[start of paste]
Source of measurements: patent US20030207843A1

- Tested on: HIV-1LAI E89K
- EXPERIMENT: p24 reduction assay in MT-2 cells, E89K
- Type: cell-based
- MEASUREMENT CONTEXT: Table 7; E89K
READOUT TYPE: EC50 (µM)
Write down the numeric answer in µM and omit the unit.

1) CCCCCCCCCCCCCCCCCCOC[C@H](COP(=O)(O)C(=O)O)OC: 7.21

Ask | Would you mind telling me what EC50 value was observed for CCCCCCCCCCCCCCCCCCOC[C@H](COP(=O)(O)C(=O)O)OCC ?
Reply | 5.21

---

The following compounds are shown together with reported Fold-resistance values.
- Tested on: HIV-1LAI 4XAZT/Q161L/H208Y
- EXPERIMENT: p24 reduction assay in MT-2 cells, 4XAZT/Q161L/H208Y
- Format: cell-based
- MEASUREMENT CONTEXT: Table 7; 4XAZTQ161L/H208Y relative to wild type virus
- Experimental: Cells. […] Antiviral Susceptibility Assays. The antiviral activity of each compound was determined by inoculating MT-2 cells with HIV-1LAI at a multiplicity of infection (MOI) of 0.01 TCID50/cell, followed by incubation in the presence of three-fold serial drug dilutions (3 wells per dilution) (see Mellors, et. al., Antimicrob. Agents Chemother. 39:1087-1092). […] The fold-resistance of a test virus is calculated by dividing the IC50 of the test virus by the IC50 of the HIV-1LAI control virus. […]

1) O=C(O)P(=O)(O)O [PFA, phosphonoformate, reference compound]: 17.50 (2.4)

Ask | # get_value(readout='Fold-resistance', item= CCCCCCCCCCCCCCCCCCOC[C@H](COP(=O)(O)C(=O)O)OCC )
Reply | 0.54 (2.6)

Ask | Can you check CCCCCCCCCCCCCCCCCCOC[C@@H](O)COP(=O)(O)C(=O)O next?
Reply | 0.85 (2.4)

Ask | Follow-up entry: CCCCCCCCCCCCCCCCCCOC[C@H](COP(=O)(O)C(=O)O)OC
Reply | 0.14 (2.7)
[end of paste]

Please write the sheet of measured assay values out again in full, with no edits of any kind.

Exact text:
Source of measurements: patent US20030207843A1

- Tested on: HIV-1LAI E89K
- EXPERIMENT: p24 reduction assay in MT-2 cells, E89K
- Type: cell-based
- MEASUREMENT CONTEXT: Table 7; E89K
READOUT TYPE: EC50 (µM)
Write down the numeric answer in µM and omit the unit.

1) CCCCCCCCCCCCCCCCCCOC[C@H](COP(=O)(O)C(=O)O)OC: 7.21

Ask | Would you mind telling me what EC50 value was observed for CCCCCCCCCCCCCCCCCCOC[C@H](COP(=O)(O)C(=O)O)OCC ?
Reply | 5.21

---

The following compounds are shown together with reported Fold-resistance values.
- Tested on: HIV-1LAI 4XAZT/Q161L/H208Y
- EXPERIMENT: p24 reduction assay in MT-2 cells, 4XAZT/Q161L/H208Y
- Format: cell-based
- MEASUREMENT CONTEXT: Table 7; 4XAZTQ161L/H208Y relative to wild type virus
- Experimental: Cells. […] Antiviral Susceptibility Assays. The antiviral activity of each compound was determined by inoculating MT-2 cells with HIV-1LAI at a multiplicity of infection (MOI) of 0.01 TCID50/cell, followed by incubation in the presence of three-fold serial drug dilutions (3 wells per dilution) (see Mellors, et. al., Antimicrob. Agents Chemother. 39:1087-1092). […] The fold-resistance of a test virus is calculated by dividing the IC50 of the test virus by the IC50 of the HIV-1LAI control virus. […]

1) O=C(O)P(=O)(O)O [PFA, phosphonoformate, reference compound]: 17.50 (2.4)

Ask | # get_value(readout='Fold-resistance', item= CCCCCCCCCCCCCCCCCCOC[C@H](COP(=O)(O)C(=O)O)OCC )
Reply | 0.54 (2.6)

Ask | Can you check CCCCCCCCCCCCCCCCCCOC[C@@H](O)COP(=O)(O)C(=O)O next?
Reply | 0.85 (2.4)

Ask | Follow-up entry: CCCCCCCCCCCCCCCCCCOC[C@H](COP(=O)(O)C(=O)O)OC
Reply | 0.14 (2.7)